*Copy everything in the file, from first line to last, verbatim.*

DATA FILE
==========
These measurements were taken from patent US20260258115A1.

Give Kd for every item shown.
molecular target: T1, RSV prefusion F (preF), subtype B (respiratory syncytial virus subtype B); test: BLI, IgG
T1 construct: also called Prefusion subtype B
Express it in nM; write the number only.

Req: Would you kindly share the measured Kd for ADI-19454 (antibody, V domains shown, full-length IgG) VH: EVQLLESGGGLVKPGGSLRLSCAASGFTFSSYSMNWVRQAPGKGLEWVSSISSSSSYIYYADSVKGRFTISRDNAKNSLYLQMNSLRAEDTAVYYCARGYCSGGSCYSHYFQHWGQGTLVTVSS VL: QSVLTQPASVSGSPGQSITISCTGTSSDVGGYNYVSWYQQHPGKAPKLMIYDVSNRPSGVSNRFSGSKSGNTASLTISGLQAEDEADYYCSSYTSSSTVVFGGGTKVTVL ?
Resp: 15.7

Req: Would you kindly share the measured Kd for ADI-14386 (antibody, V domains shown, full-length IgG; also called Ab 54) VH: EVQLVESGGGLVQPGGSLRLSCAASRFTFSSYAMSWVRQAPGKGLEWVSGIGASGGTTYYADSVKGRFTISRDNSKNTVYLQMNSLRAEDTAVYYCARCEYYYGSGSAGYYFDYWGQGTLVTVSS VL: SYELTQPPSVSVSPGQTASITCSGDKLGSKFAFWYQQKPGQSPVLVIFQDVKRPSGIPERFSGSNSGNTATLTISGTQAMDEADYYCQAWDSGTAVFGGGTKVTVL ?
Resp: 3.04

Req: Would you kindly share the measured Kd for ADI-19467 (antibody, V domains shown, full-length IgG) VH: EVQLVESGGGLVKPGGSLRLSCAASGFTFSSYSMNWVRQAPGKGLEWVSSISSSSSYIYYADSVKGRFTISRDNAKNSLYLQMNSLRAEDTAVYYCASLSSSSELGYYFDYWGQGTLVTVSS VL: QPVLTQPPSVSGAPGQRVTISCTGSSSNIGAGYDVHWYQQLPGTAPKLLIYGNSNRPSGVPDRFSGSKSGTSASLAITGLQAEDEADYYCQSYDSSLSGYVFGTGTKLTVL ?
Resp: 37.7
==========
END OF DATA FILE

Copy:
These measurements were taken from patent US20260258115A1.

Give Kd for every item shown.
molecular target: T1, RSV prefusion F (preF), subtype B (respiratory syncytial virus subtype B); test: BLI, IgG
T1 construct: also called Prefusion subtype B
Express it in nM; write the number only.

Req: Would you kindly share the measured Kd for ADI-19454 (antibody, V domains shown, full-length IgG) VH: EVQLLESGGGLVKPGGSLRLSCAASGFTFSSYSMNWVRQAPGKGLEWVSSISSSSSYIYYADSVKGRFTISRDNAKNSLYLQMNSLRAEDTAVYYCARGYCSGGSCYSHYFQHWGQGTLVTVSS VL: QSVLTQPASVSGSPGQSITISCTGTSSDVGGYNYVSWYQQHPGKAPKLMIYDVSNRPSGVSNRFSGSKSGNTASLTISGLQAEDEADYYCSSYTSSSTVVFGGGTKVTVL ?
Resp: 15.7

Req: Would you kindly share the measured Kd for ADI-14386 (antibody, V domains shown, full-length IgG; also called Ab 54) VH: EVQLVESGGGLVQPGGSLRLSCAASRFTFSSYAMSWVRQAPGKGLEWVSGIGASGGTTYYADSVKGRFTISRDNSKNTVYLQMNSLRAEDTAVYYCARCEYYYGSGSAGYYFDYWGQGTLVTVSS VL: SYELTQPPSVSVSPGQTASITCSGDKLGSKFAFWYQQKPGQSPVLVIFQDVKRPSGIPERFSGSNSGNTATLTISGTQAMDEADYYCQAWDSGTAVFGGGTKVTVL ?
Resp: 3.04

Req: Would you kindly share the measured Kd for ADI-19467 (antibody, V domains shown, full-length IgG) VH: EVQLVESGGGLVKPGGSLRLSCAASGFTFSSYSMNWVRQAPGKGLEWVSSISSSSSYIYYADSVKGRFTISRDNAKNSLYLQMNSLRAEDTAVYYCASLSSSSELGYYFDYWGQGTLVTVSS VL: QPVLTQPPSVSGAPGQRVTISCTGSSSNIGAGYDVHWYQQLPGTAPKLLIYGNSNRPSGVPDRFSGSKSGTSASLAITGLQAEDEADYYCQSYDSSLSGYVFGTGTKLTVL ?
Resp: 37.7